The well-known organization, Mothers Against Drunk Driving (MADD), has been leading the fight to save lives and prevent injuries caused by drunk drivers. In 2006, MADD started what it called the Campaign to Eliminate Drunk Driving. The campaign is working, as fatalities caused by drunk drivers have decreased by greater than 25% since the campaign began. 9,878 people were killed and approximately 350,000 were injured by drunk drivers in 2011, according to the National Highway Traffic Safety Administration (NHTSA). This was the first time since NHTSA began collecting data that there were less than 10,000 fatalities. When MADD was first founded, there were more than 22,000 drunk driving fatalities each year.
While we rejoice in the fact that the numbers are going down, the battle is long from being over. 9,878 deaths is still too many, and each death impacts not only the victim, but family, friends, classmates and others. The yearly price tag of drunk driving runs into the billions. Proof that there remains more work to be done can be found in the preliminary statistics regarding the first half of 2012. Regrettably, these statistics showed a 7% increase in traffic deaths related to drunk drivers. While the year-end statistics have not yet been released, if fatalities continued to occur at that rate, that means an additional 700 people will have been killed by drunk drivers last year.
Tragically, approximately 1/3 of all drunk driving incidents, ranging from arrests, car crashes, deaths, and injuries, are caused by repeat offenders. We potentially share the highways with approximately 2 million people who have 3 or more drunk driving offenses. That’s one of the primary reasons that states have attempted to crack down on drunk drivers by enacting stiffer penalties for offenders and especially, for repeat offenders. The State of Georgia can take pride in the fact that it has the 3rd lowest percentage of traffic deaths that are DUI related in the USA according to the 2011 Fatality Analysis Reporting System. The State of South Carolina is one of the worst states when it comes to DUI fatalities, ranking 46th among the 50 states. Taking away the driver’s licenses of repeat offenders isn’t always enough, as more than 50% of them will drive anyway. MADD and other organizations are supporting research into various forms of technology that could help eliminate drunk driving. An example of technology being studied includes a system that can read a driver’s blood alcohol concentration and lock the ignition system, which would stop drunk driving offenders before they repeat their crimes.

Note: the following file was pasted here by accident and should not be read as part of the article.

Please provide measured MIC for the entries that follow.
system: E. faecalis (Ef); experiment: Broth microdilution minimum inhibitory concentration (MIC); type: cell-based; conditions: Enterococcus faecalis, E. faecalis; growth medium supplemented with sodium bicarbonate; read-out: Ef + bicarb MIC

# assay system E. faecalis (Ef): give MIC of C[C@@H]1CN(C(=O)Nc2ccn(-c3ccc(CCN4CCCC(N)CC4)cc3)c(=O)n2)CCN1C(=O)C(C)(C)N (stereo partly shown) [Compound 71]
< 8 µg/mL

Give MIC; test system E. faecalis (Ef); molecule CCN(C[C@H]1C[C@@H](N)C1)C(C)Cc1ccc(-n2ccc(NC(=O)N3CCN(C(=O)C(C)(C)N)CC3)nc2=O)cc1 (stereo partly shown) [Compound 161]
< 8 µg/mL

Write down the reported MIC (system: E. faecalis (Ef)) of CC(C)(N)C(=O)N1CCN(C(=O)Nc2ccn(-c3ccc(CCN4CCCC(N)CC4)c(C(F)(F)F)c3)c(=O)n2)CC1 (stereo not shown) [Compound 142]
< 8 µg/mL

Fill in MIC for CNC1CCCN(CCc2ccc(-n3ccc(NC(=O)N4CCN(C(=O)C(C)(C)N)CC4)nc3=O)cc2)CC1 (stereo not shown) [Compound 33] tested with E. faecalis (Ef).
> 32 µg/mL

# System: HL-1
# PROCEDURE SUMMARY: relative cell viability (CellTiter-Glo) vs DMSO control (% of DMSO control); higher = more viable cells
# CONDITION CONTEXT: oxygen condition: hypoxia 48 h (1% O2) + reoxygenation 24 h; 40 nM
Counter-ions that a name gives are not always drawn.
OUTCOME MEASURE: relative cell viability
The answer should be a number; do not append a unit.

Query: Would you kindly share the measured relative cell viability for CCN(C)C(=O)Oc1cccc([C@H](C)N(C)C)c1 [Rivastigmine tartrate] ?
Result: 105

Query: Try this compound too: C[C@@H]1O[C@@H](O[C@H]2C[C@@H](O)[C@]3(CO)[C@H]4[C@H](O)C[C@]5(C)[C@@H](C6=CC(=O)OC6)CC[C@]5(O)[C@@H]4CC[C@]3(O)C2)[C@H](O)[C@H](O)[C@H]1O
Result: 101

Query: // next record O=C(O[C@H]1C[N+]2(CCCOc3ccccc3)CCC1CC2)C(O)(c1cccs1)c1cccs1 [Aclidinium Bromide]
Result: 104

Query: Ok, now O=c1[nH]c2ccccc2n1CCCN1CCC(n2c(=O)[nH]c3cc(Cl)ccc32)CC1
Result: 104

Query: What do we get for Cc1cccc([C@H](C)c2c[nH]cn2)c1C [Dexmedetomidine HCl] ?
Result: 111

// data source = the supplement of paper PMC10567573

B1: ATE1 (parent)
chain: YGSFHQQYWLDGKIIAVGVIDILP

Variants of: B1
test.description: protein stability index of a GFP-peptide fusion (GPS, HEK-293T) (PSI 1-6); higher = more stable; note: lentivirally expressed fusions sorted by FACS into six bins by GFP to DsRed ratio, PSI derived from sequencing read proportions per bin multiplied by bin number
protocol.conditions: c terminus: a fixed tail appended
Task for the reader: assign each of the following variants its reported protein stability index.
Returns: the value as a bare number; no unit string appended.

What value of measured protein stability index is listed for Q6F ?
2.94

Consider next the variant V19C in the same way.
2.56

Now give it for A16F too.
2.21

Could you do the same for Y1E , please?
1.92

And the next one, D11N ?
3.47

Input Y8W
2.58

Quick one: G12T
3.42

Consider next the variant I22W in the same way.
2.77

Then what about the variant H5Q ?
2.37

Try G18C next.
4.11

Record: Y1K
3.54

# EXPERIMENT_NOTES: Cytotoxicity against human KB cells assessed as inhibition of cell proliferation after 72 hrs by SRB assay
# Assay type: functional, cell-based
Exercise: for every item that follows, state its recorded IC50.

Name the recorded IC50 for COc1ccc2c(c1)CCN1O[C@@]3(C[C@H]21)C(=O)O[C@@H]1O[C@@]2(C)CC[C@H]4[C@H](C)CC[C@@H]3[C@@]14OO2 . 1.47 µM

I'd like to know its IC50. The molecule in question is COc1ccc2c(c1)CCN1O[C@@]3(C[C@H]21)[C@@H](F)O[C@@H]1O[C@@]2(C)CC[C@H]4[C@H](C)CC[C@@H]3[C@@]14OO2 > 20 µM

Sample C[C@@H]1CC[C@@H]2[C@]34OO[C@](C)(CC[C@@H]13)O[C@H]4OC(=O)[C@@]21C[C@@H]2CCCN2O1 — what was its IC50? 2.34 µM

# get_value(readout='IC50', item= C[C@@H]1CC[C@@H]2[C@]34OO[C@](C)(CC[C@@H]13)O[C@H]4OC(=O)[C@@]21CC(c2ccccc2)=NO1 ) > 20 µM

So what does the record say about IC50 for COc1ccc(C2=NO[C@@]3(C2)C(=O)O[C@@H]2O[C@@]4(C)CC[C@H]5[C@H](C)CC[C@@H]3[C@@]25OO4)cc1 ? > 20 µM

While the efforts to reduce drunk driving have been focused on enacting stronger criminal laws and imposing stricter penalties, victims should not lose sight of their rights under our Civil Justice System. If you or a loved has been injured by a drunk driver, you have the right to file a lawsuit against the at-fault driver and under certain circumstances, the owner of the automobile that the drunk driver was operating. You have the right to recover monetary damages related to your injuries, including medical expenses, lost wages, and pain and suffering. You may also have the right to seek and recover what are known as punitive damages. These are damages that are designed to punish a wrongdoer and deter that person from engaging in the same conduct in the future. In the case of a wrongful death caused by drunk driver, the victim’s family has the right to sue to recover damages representing the full value of the victim’s life. The attorneys at Suthers & Harper have represented victims and families of victims who were injured and killed by drunk drivers. The firm remains committed to doing its part to make our roads safer.